Accordingly, we AFFIRM the district court's order finding that Mr. Zamora's federal habeas action is barred by the statute of limitations set forth in 28 U.S.C. § 2244(d)(1).
Robert H. Henry
*. This order and judgment is not binding precedent, except under the doctrines of law of the case, res judicata, and collateral estoppel. The court generally disfavors the citation of orders and judgments; nevertheless, an order and judgment may be cited under the terms and conditions of 10th Cir. R. 36.3.
1. After examining the briefs and the appellate record, this panel has determined unanimously that oral argument would not materially assist the determination of this appeal. See Fed. R. App. 34(a)(2); 10th Cir. R. 34.1(G). The case is therefore submitted without oral argument.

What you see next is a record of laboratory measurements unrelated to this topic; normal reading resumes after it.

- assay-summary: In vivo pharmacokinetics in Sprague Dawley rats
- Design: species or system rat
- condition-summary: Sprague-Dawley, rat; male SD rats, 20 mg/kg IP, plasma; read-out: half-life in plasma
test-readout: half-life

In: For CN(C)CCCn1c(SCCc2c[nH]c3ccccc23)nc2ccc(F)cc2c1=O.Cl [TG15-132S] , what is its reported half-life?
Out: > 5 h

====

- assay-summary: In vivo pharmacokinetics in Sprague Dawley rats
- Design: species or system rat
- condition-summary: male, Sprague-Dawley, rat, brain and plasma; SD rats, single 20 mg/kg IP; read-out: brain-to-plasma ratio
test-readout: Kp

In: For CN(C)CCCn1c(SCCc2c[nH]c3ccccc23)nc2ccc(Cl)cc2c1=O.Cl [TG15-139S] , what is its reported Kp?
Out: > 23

2. There is some confusion in the district court order about the date on which Mr. Zamora's habeas federal habeas action accrued. The court initially reported that the first day after the ninetieth day following the New Mexico Supreme Court's denial of the certiorari petition in the direct appeal was October 9, 1996. However, later in the same decision, the court used October 19, 1996 as the date that the statute began running. As discussed above, this difference is not significant, because, even giving Mr. Zamora the benefit of an additional ten days before the statute started to run, his petition was still untimely under 28 U.S.C. § 2244(d)(1). It appears to us that the October 19, 1996 date is a typographical error and that district court intended to say that the statute started to run at the end of the ninety-day period for filing a certiorari petition in the United States Supreme Court (which would be October 9 rather than October 19).